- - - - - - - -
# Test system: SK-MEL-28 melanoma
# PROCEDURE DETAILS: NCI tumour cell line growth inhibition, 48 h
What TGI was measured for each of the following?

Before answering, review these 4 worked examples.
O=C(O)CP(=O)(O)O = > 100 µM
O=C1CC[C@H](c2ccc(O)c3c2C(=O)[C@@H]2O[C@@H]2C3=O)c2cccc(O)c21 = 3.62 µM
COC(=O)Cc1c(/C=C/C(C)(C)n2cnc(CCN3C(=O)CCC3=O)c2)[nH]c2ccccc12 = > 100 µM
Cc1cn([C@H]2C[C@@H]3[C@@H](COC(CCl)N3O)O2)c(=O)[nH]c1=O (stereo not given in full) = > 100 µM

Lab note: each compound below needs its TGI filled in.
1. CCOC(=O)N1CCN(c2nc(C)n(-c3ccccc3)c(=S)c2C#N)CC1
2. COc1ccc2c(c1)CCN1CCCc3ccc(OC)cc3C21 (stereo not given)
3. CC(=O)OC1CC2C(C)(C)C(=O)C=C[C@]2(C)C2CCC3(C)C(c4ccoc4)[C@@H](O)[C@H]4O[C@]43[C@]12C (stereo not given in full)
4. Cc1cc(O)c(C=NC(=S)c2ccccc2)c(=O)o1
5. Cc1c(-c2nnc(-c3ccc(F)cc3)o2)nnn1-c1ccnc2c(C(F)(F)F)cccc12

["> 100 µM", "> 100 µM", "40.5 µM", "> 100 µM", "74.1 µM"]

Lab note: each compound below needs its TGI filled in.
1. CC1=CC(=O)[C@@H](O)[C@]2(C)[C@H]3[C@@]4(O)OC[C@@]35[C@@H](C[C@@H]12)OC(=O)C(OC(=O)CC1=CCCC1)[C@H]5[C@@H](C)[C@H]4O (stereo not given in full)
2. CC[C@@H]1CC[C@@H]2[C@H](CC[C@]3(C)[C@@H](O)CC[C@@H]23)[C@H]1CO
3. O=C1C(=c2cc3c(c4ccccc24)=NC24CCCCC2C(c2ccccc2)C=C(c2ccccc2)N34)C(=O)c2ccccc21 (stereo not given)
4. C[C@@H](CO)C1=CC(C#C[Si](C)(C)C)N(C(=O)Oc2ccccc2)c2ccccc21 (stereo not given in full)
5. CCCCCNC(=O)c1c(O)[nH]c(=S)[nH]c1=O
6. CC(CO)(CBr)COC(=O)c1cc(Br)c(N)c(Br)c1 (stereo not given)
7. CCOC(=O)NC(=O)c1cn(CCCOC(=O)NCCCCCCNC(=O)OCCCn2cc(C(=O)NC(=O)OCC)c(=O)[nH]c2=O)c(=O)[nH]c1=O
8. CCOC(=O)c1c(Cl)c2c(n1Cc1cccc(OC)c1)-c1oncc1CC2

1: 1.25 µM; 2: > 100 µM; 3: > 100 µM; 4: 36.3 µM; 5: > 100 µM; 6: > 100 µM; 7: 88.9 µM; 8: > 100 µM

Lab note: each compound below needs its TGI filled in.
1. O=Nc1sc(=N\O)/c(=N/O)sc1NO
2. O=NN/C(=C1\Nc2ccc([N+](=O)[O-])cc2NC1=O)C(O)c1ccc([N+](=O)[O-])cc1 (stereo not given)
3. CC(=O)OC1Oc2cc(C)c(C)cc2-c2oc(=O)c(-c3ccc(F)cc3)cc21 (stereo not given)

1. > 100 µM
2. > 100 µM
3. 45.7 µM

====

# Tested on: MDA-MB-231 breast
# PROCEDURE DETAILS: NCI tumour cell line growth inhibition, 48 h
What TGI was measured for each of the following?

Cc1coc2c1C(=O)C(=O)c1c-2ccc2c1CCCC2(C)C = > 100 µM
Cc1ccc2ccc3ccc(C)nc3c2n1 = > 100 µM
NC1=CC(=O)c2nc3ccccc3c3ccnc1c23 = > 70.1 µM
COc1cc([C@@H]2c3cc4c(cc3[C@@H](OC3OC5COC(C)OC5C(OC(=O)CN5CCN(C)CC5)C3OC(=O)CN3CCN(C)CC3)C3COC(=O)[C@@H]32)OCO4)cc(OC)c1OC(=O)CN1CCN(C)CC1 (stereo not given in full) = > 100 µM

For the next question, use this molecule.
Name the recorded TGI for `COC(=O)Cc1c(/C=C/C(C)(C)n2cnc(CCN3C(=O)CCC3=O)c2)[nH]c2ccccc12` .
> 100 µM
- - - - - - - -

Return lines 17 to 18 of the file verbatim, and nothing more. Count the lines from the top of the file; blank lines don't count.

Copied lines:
1. CC1=CC(=O)[C@@H](O)[C@]2(C)[C@H]3[C@@]4(O)OC[C@@]35[C@@H](C[C@@H]12)OC(=O)C(OC(=O)CC1=CCCC1)[C@H]5[C@@H](C)[C@H]4O (stereo not given in full)
2. CC[C@@H]1CC[C@@H]2[C@H](CC[C@]3(C)[C@@H](O)CC[C@@H]23)[C@H]1CO